by Shannon Caughey
Coaches love to post inspirational quotes on the locker room or weight room walls, print them on team t-shirts, and include them in their speeches. “Nobody who ever gave his best regretted it.” Or “If you want to win, do the ordinary things better than anyone else does them day in and day out.” Maybe you’ve utilized this one: “Be stronger than your excuses.”
Here’s another quote that gets to a foundational issue you address with your athletes: “Make sure your worst enemy doesn’t live between your own two ears.” As a coach, you know the importance of training your athletes mentally as well as physically. Because of the presence of so many negative influences, you work to reprogram how your athletes think in ways that positively impact their performance.
As we’ve been considering in this series of devotions, training our mind is just as crucial for living and coaching effectively for Christ. In the previous devotions we’ve seen the need to renew our mind and to redirect our focus. Here’s a third component of how the Bible directs us to train our mind: reprogram our thinking.
Similar to athletes in the competitive sphere, we constantly encounter influences that can negatively impact our mindset and perspective. In Philippians 4:8, the Apostle Paul gives us instructions to combat this: “Fix your thoughts on what is true, and honorable, and right, and pure, and lovely, and admirable. Think about things that are excellent and worthy of praise.”
Our world is filled with messages seeking to persuade us to be self-focused, self-exalting, and sin-indulging. And it goes beyond the world “out there.” Our own sinful hearts push the same way of thinking. However, when we recognize our sin and turn in faith to our Savior Jesus Christ, he launches his transformational work within us. Christ’s gracious agenda includes renewing our minds. What’s our role in this? We respond to Jesus’ grace and cooperate with what he is doing. With regard to his work to renew our minds, we “fix our thoughts on” what Jesus desires for us.
This means we intentionally fill our minds with the person, qualities, and values of Christ and his kingdom. We want this to be what shapes our thinking. All the characteristics Paul lists in Phil. 4:8 – what is true, honorable, right, etc. – lead to this: these thoughts inspire us to love and worship God, and to love and serve other people. The more we reprogram our thinking away from sin and self, fixing our thoughts instead on the things of Christ and his kingdom, the greater our consistency in living and coaching with excellence for Christ. We will then bring praise to him as we love God with all that we are and love our neighbors as ourselves.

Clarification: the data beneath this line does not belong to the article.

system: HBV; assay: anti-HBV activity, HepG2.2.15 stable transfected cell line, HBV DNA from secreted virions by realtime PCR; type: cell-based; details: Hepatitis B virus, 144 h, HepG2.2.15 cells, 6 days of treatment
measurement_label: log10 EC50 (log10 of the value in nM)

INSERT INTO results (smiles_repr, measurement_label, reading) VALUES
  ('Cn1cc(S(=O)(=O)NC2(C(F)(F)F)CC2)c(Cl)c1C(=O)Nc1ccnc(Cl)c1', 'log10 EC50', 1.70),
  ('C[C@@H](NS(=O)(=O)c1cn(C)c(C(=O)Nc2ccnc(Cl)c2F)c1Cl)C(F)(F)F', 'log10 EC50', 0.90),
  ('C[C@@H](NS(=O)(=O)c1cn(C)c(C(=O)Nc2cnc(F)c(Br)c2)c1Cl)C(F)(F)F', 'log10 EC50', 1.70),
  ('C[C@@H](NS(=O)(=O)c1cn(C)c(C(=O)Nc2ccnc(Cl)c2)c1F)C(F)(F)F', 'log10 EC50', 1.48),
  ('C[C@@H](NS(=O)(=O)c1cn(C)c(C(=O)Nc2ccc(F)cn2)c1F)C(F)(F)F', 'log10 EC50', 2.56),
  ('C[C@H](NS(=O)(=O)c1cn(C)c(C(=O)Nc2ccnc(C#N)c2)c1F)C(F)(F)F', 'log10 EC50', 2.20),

How do we reprogram our thinking? Like any form of training, it requires discipline. It takes the discipline of filling our minds with the truth of God’s Word through daily study and reflection. It takes the discipline of regularly meeting with other Christ-followers to worship the Lord and to learn from each other how to live more fully for him. And it takes the moment-by-moment discipline of refusing to dwell on sinful, self-focused thoughts that arise – choosing instead to turn our minds to Jesus.
Consider what this might look like as a coach. When you wake up and you’re tempted to brood over what happened in the game the night before, choose instead to open your Bible and focus on what God says. When you are tempted to keep replaying in your mind that critical comment made about you, turn your thoughts instead to what Jesus says is true of your identity because you are united to him by faith. When you are tempted to worry about coaching matters or other things, remind yourself instead that the Lord is in control and he is loving and good.
“Make sure your worst enemy doesn’t live between your own two ears.” Instead, by Christ’s gracious enabling, reprogram your thinking. “Fix your thoughts on what is true, and honorable, and right, and pure, and lovely, and admirable. Think about things that are excellent and worthy of praise.” Train your mind so that you will coach and live effectively for Jesus.
For reflection: What is one “next step” the Lord is leading you to take so that you can more consistently fix your thought on him and his kingdom? It may be developing the habit of daily time in God’s Word or being more consistent in meeting with other believers – or something else. Commit this to the Lord.